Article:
Coates to step down from AOC presidency – but stay on for life

A triumphant John Coates, freshly returned from his part in delivering what he declared “the greatest Olympics Games of all,” has made clear his intention to remain on the Australian Olympic Committee for life.

Coates also revealed that while he plans to step down as AOC executive president at the organisation’s next annual meeting, he will continue to charge the AOC a six-figure consultancy fee for his future services to Australia’s Olympic movement.

John Coates is stepping down as AOC president but remaining as honorary life president.Credit:Getty

The 71-year-old Olympic supremo detailed his post-Tokyo plans after delivering a National Press Club address in which he argued against any proposed boycott of next year’s Winter Olympics in Beijing and reflected on Tokyo successfully hosting an Olympics in the middle of the pandemic.

After he steps down as AOC president, he will remain on the AOC board until Paris 2024 by dint of his International Olympic Committee membership. After that, he intends to take up the position of “honorary life president,” a new role written into the AOC constitution at last year’s AGM.

Coates said the timeless position didn’t carry voting rights on the AOC board “but it will carry influence, if they want it, within the organising committee”.

Although the position is described as honorary, Coates will continue to charge the AOC about $150,000 a year as a consultancy fee. One of his duties will be to serve as a non-executive director of the organising committee for the 2032 Olympics, a Games Coates was instrumental in bringing to Brisbane.

Coates’ new consultancy fee is significantly reduced from the $717,500 he charged the organisation in 2017, the year when his control of the AOC was unsuccessfully challenged by former Hockeyroo Danni Roche, or the pandemic-adjusted $475,000 he pocketed last year.

Danni Roche and John Coates after the bitterly contested 2017 AOC board elections.Credit:Mark Metcalfe

It follows a review of the AOC’s remuneration policies and governance structure led by board member Craig Carracher, a potential candidate to replace Coates.

Under the new remuneration framework still being finalised, the next AOC presidency will return to being a non-executive role and likely be compensated with a director fee of between $150,000 and $200,000.

When Coates took over as the forerunner of the AOC in 1990, its five previous presidents had all been volunteers. The position of executive president was created personally for Coates after the Sydney Olympics. To secure the support of the AOC athletes’ commission ahead of the 2017 vote, Coates promised to relinquish the job after the Tokyo Games.

The most likely candidate to replace Coates is Ian Chesterman, the current AOC vice president and chef de mission whose calm stewardship of the Australian team in Tokyo received strong reviews from athletes and coaches. Coates on Wednesday declined to name his preferred successor but said they should come from the AOC board.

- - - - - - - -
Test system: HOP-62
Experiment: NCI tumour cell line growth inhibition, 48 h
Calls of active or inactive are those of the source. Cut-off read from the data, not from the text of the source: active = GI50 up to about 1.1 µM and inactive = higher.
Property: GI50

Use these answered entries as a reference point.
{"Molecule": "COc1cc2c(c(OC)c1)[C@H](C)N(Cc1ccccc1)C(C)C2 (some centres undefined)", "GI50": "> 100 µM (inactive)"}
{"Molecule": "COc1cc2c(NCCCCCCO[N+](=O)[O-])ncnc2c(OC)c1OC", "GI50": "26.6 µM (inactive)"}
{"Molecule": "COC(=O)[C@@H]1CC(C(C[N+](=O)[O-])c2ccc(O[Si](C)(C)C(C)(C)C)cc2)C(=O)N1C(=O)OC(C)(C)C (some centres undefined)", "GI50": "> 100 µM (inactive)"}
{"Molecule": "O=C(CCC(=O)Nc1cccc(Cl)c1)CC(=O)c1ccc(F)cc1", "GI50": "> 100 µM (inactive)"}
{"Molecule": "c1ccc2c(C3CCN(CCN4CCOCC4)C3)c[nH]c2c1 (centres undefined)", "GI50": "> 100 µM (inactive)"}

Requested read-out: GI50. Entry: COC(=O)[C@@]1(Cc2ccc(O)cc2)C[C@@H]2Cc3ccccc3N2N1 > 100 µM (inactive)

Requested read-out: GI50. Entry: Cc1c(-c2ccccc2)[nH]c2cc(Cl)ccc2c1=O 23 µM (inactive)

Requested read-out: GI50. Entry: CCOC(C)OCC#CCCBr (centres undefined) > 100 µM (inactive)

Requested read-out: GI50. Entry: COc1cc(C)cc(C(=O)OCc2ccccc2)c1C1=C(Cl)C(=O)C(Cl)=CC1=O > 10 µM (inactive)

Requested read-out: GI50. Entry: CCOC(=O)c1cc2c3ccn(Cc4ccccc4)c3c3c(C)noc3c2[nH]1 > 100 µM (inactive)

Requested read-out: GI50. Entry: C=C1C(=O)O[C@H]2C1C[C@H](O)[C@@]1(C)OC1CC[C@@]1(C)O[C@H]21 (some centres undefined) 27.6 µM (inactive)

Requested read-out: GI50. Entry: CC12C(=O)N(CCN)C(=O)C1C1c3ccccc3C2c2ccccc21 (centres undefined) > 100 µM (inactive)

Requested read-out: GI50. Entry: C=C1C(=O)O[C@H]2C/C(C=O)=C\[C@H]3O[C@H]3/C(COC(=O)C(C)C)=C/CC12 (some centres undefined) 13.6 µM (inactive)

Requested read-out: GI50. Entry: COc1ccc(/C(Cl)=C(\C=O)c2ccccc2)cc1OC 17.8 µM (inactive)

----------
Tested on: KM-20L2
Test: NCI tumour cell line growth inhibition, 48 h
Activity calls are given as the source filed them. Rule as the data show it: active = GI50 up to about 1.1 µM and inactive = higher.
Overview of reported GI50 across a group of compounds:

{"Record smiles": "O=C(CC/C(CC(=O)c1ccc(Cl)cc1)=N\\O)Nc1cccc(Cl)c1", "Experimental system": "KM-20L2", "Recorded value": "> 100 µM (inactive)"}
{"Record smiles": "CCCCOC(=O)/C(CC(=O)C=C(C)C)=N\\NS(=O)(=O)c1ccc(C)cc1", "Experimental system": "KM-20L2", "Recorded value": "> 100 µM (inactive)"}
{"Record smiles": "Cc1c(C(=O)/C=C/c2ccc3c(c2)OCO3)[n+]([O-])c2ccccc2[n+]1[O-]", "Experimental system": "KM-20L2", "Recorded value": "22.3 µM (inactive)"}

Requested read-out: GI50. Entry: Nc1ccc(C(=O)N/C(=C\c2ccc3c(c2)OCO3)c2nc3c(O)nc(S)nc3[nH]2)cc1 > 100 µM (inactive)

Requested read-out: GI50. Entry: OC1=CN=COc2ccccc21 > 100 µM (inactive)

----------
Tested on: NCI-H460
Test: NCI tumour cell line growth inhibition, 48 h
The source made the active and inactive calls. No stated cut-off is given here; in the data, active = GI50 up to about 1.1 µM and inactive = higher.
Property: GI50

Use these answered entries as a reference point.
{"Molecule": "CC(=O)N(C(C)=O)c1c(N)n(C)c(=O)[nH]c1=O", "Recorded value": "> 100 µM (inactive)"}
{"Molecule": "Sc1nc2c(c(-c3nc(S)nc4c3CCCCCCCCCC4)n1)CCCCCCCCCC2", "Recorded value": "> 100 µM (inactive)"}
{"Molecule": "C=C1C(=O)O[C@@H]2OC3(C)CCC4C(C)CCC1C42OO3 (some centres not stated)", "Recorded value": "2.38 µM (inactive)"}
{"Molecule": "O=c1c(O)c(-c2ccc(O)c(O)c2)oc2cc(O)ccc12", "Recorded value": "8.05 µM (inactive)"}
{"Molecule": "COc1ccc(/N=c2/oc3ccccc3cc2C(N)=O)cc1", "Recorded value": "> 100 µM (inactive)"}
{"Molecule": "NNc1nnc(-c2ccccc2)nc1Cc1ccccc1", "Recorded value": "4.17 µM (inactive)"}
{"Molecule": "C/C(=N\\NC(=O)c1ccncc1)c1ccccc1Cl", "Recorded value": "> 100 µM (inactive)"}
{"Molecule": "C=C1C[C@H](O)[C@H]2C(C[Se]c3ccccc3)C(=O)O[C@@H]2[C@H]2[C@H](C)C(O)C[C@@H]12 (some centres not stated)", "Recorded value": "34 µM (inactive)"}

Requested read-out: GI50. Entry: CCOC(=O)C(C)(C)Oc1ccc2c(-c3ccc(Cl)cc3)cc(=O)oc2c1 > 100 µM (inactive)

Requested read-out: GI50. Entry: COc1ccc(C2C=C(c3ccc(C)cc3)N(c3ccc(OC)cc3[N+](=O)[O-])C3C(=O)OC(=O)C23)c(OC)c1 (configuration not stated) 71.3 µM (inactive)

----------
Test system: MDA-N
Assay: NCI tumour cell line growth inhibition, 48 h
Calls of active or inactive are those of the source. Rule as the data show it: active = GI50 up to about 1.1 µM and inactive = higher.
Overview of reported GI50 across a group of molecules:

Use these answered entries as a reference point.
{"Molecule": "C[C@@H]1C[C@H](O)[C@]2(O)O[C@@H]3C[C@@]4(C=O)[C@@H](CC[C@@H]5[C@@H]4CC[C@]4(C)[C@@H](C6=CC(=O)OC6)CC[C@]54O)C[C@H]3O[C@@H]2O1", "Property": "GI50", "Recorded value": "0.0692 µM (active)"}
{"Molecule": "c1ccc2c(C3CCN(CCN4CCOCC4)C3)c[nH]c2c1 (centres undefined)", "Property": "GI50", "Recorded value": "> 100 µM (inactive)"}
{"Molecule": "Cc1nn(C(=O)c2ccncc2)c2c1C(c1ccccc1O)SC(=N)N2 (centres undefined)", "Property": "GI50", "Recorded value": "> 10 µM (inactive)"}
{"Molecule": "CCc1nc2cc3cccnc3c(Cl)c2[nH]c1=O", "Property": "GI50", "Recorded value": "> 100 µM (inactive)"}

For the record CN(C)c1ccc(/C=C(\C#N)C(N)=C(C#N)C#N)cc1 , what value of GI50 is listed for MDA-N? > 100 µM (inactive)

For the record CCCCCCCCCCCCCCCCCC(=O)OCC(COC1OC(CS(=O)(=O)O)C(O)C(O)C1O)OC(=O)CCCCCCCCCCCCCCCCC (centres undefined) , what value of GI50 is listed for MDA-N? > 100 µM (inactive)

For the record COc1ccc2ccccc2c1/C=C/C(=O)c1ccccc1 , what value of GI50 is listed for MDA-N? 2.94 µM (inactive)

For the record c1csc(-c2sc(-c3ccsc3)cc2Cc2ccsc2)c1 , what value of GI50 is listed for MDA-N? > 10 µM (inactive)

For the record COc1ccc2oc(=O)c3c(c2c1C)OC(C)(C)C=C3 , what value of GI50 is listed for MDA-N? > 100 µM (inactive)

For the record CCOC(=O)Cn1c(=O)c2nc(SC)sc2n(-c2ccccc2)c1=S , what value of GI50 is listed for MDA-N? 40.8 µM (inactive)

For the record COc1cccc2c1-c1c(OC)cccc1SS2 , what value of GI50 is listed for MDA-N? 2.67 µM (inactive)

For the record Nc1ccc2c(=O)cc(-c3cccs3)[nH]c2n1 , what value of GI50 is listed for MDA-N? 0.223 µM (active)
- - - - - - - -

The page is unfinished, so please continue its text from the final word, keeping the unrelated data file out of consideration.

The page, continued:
Queensland Premier Annastacia Palaszczuk and AOC president John Coates in Tokyo for the announcement of Brisbane as the host city for the 2032 Olympic Games.Credit:

Coates will have led the AOC for 32 years by the time of next year’s annual general meeting. Having played a key role in delivering the Tokyo Games as chair of the IOC’s coordination commission and landing Brisbane the 2032 Games, he stands down at a time of immense personal influence in both Australian and global sport.

The Sydney Games were heralded at the time of their closing ceremony as the “best ever” by former IOC boss Juan Antonio Samaranch. Coates said that due to their unique challenges and extraordinary reach, the Tokyo Games had a greater impact. “That is why I believe Tokyo hosted the greatest Olympic Games of all,” he said.

Tokyo’s state of emergency meant that the city was quarantined from its own Olympics, with neither spectators nor family members of athletes able to attend. All athletes who competed at the Games were tested daily and a large-scale outbreak in the Olympic village was avoided.

“If the Olympic village were a country it would have been the fourth most vaccinated nation in the world and the global leader in daily testing,” Coates said.

The Olympics coincided with a fourth wave of COVID-19 infections in Tokyo, which peaked at nearly 6000 daily cases a few days after the closing ceremony. Since then, vaccinations and other public health interventions have slowed the infection rate to a trickle.

Tokyo currently has fewer COVID-19 patients in hospital than Melbourne or Sydney and in the past 24 hours, only 77 new cases were detected.

In the lead-up to Tokyo, the Japanese government and Tokyo’s organising committee faced strident calls, including from Japanese health authorities, to cancel the Games. Coates said that if this had happened, it would have been “for fear and not fact”.

Coates’ speech to the press club ranged across infectious control protocols in Tokyo to bureaucratic disputes in Brisbane to human rights concerns in China, where Beijing’s persecution of the Uyghurs is fuelling calls for a boycott of February’s Winter Olympics.

Coates, an IOC vice-president, said although the IOC charter recognises the importance of human rights, the organisation had no capacity to raise such concerns with host nations.

“It is not our remit and we do not have the ability to go beyond the conduct of the Games themselves or the way Olympic committees conduct themselves,” he said. “We are not a world government. We have to respect the sovereignty of the countries who are hosting the Games.”

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